Igwe’s investigation discovered that only 6 of the 102 condos designated as “affordable housing” stayed in hands of the original owners for more than a year. Most were flipped within weeks or months of having been purchased.

Among the insiders who got in on the ground floor of this sweetheart deal was lobbyist and campaign consultant Al Lorenzo - known now as Miami-Dade State Attorney Katherine Fernandez-Rundle’s Campaign Manager, but at the time doing the same job for Manny Diaz.

He purchased a unit for $137,900 and then 60 days later turned around and sold it for $230,000, making $92,100 on the deal.

The legal opinion that Bru wrote - which Igwe disagreed with, just as Guba has disagreed with the Wysong opinion - was as bogus as Wysong’s opinion on the Ultra “free tickets,” and was intended to push Igwe back and provide protection for city employees who had been part of the group who purchased these condos and then flipped them.

For me, the question that piqued my interest was how would a New York attorney know about, or obtain this legal opinion?

You can’t find it by doing a Google search, and the City Attorney’s Office doesn’t maintain a database of Legal Opinions on it’s website.

The opinion is buried on page 185 of the 212 page report on the IA’s Audit Of The City Of Miami Housing Programs, so other than knowing about that 2007 audit, which is available on the Auditor’s webpage, the only way to get a copy would be either to get it through a public records request or have someone with knowledge of that audit provide that information to the New York attorney so that it could be used as a weapon against the Independent Auditor’s efforts to get a copy of the list of ticket recipients.

I decided to see if the attorney or the law firm had made a request for this document through a public records request.

It’s hard not to conclude that someone inside the City Attorney’s Office with specific knowledge of this opinion passed the information on to the New York attorney as a way to thwart the Independent Auditor’s investigation. 

The City Attorney’s Office has had a long and unsavory history of creating bogus legal opinions when needed in order to provide political cover or support, as they did in this case with Wysong’s opinion, and Bru’s opinion in The Loft case, and in the case where Julie Bru issued an opinion supporting then Commissioner Michelle Spence-Jones’s efforts to run for a 3rd term.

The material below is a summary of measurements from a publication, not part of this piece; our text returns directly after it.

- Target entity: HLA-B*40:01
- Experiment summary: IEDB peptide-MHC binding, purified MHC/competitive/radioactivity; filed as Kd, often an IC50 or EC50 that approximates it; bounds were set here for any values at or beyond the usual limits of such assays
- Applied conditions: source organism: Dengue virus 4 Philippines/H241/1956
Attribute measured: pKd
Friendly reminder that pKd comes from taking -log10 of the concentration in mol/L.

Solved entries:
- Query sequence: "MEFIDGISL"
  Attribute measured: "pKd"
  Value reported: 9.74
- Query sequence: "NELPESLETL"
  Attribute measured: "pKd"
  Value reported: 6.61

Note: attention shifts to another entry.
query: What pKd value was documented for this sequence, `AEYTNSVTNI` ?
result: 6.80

Perhaps the worst bogus legal opinion the City Attorney Office issued in recent years was in response to the Independent Auditor’s investigation that led to the SEC case now in Federal Court that has cost the taxpayers over $2 million dollars to date in legal fees. 

In that case Victor Igwe, after receiving the bogus opinion from the City Attorney’s Office that was intended to stop his investigation, went to the Florida Attorney General who issued a counter opinion that supported Igwe’s actions and that eventually led to his report, the SEC investigation and the case now in federal Court.

As these incidents and others attest, It’s a never ending story when it comes to the City Attorney’s Office actively engaging in activities that are  against the interests of the City of it’s citizens.

What’s really a hoot in The Loft story is that Miami-Dade State Attorney Katherine Fernandez-Rundle initiated an investigation into the flipping of the condos which of course resulted in no arrests or convictions, but obviously convinced her that Al Lorenzo was just the kind of guy she wanted to manage her own campaigns, and it was the involvement of Lorenzo’s assistant in the Absentee Ballot shenanigans in Hialeah in 2012 that resulted in Katherine Fernandez-Rundle having to recuse herself from the criminal investigation involving Deisy Cabrera.


The conclusion of the Independent Auditor’s Addendum to his Final Report states that he is referring “this matter to the Miami-Dade Commission on Ethics for a final resolution of open items, including an interpretation of the Charter issue.”

I disagree with this recommendation on several grounds.

First, there should be no confusion in anyone’s mind about the language of the City Charter. It’s written in plain English and means exactly what it says. The problem is not in understanding what the Charter says, the problem is that there is a lack of courage by everyone who has the authority to enforce the City Charter to do their job.